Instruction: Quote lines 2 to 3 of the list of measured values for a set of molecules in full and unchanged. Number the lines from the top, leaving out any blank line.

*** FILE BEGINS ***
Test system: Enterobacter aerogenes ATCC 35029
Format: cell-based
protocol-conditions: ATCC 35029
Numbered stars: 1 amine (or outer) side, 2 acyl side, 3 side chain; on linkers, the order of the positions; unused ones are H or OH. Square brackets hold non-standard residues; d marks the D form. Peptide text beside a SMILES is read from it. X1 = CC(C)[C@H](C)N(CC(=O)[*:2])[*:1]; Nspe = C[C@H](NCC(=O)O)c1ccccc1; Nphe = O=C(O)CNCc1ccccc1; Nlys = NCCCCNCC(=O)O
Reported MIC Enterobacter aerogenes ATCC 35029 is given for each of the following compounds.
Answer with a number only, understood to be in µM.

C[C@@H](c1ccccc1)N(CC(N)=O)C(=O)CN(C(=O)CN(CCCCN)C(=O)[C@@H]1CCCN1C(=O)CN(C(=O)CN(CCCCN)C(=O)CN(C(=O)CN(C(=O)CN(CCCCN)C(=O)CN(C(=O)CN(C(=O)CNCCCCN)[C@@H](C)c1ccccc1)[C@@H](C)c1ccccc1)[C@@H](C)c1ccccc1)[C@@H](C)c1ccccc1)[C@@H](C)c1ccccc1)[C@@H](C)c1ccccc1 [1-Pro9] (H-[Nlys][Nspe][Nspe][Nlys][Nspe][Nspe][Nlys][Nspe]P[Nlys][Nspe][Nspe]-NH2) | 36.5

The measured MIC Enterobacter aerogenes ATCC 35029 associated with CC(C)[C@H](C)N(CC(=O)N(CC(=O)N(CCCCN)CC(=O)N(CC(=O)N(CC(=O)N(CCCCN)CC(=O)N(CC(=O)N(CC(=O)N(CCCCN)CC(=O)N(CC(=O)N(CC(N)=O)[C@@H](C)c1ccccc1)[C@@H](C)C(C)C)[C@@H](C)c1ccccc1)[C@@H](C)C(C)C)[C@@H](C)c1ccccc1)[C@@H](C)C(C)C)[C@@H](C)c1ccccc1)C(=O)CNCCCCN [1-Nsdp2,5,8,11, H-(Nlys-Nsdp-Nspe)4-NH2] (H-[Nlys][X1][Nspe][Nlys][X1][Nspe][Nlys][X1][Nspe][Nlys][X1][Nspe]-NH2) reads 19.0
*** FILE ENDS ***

Format: cell-based
protocol-conditions: ATCC 35029